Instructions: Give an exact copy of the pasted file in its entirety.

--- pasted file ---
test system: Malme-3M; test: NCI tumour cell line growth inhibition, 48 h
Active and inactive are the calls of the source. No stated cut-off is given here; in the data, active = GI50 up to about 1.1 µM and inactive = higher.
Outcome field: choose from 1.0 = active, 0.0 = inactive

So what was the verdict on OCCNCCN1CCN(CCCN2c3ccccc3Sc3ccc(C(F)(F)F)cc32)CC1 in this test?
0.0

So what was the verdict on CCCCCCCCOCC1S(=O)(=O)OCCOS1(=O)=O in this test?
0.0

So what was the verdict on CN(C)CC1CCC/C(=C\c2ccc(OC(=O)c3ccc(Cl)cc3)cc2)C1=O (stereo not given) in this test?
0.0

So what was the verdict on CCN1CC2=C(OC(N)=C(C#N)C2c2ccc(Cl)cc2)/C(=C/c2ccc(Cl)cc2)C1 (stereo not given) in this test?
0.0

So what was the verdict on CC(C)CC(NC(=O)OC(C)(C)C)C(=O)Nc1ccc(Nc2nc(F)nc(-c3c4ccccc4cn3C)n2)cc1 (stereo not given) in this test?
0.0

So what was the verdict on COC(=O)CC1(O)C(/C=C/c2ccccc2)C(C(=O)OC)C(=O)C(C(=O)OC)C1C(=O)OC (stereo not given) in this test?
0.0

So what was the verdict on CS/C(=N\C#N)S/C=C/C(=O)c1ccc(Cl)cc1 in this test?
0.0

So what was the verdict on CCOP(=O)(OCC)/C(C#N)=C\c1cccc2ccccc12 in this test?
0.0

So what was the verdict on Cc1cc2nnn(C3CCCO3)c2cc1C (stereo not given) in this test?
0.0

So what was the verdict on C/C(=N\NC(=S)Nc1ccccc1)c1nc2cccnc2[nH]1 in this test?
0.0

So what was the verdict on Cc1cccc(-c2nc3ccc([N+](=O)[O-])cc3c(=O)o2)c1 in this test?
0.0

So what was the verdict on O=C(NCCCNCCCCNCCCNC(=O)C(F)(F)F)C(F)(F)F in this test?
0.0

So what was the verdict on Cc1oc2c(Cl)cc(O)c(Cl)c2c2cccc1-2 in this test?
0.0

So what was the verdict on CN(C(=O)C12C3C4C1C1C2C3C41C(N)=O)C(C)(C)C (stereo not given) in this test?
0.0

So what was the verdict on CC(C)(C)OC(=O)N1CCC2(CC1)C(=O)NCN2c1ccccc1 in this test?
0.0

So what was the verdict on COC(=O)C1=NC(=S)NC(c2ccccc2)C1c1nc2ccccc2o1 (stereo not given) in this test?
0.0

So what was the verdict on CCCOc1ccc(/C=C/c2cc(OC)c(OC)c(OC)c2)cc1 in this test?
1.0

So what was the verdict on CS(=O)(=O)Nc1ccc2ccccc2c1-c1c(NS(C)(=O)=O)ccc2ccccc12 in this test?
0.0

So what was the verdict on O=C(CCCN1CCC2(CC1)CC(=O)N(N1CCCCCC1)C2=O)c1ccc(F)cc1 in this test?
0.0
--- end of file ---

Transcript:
test system: Malme-3M; test: NCI tumour cell line growth inhibition, 48 h
Active and inactive are the calls of the source. No stated cut-off is given here; in the data, active = GI50 up to about 1.1 µM and inactive = higher.
Outcome field: choose from 1.0 = active, 0.0 = inactive

So what was the verdict on OCCNCCN1CCN(CCCN2c3ccccc3Sc3ccc(C(F)(F)F)cc32)CC1 in this test?
0.0

So what was the verdict on CCCCCCCCOCC1S(=O)(=O)OCCOS1(=O)=O in this test?
0.0

So what was the verdict on CN(C)CC1CCC/C(=C\c2ccc(OC(=O)c3ccc(Cl)cc3)cc2)C1=O (stereo not given) in this test?
0.0

So what was the verdict on CCN1CC2=C(OC(N)=C(C#N)C2c2ccc(Cl)cc2)/C(=C/c2ccc(Cl)cc2)C1 (stereo not given) in this test?
0.0

So what was the verdict on CC(C)CC(NC(=O)OC(C)(C)C)C(=O)Nc1ccc(Nc2nc(F)nc(-c3c4ccccc4cn3C)n2)cc1 (stereo not given) in this test?
0.0

So what was the verdict on COC(=O)CC1(O)C(/C=C/c2ccccc2)C(C(=O)OC)C(=O)C(C(=O)OC)C1C(=O)OC (stereo not given) in this test?
0.0

So what was the verdict on CS/C(=N\C#N)S/C=C/C(=O)c1ccc(Cl)cc1 in this test?
0.0

So what was the verdict on CCOP(=O)(OCC)/C(C#N)=C\c1cccc2ccccc12 in this test?
0.0

So what was the verdict on Cc1cc2nnn(C3CCCO3)c2cc1C (stereo not given) in this test?
0.0

So what was the verdict on C/C(=N\NC(=S)Nc1ccccc1)c1nc2cccnc2[nH]1 in this test?
0.0

So what was the verdict on Cc1cccc(-c2nc3ccc([N+](=O)[O-])cc3c(=O)o2)c1 in this test?
0.0

So what was the verdict on O=C(NCCCNCCCCNCCCNC(=O)C(F)(F)F)C(F)(F)F in this test?
0.0

So what was the verdict on Cc1oc2c(Cl)cc(O)c(Cl)c2c2cccc1-2 in this test?
0.0

So what was the verdict on CN(C(=O)C12C3C4C1C1C2C3C41C(N)=O)C(C)(C)C (stereo not given) in this test?
0.0

So what was the verdict on CC(C)(C)OC(=O)N1CCC2(CC1)C(=O)NCN2c1ccccc1 in this test?
0.0

So what was the verdict on COC(=O)C1=NC(=S)NC(c2ccccc2)C1c1nc2ccccc2o1 (stereo not given) in this test?
0.0

So what was the verdict on CCCOc1ccc(/C=C/c2cc(OC)c(OC)c(OC)c2)cc1 in this test?
1.0

So what was the verdict on CS(=O)(=O)Nc1ccc2ccccc2c1-c1c(NS(C)(=O)=O)ccc2ccccc12 in this test?
0.0

So what was the verdict on O=C(CCCN1CCC2(CC1)CC(=O)N(N1CCCCCC1)C2=O)c1ccc(F)cc1 in this test?
0.0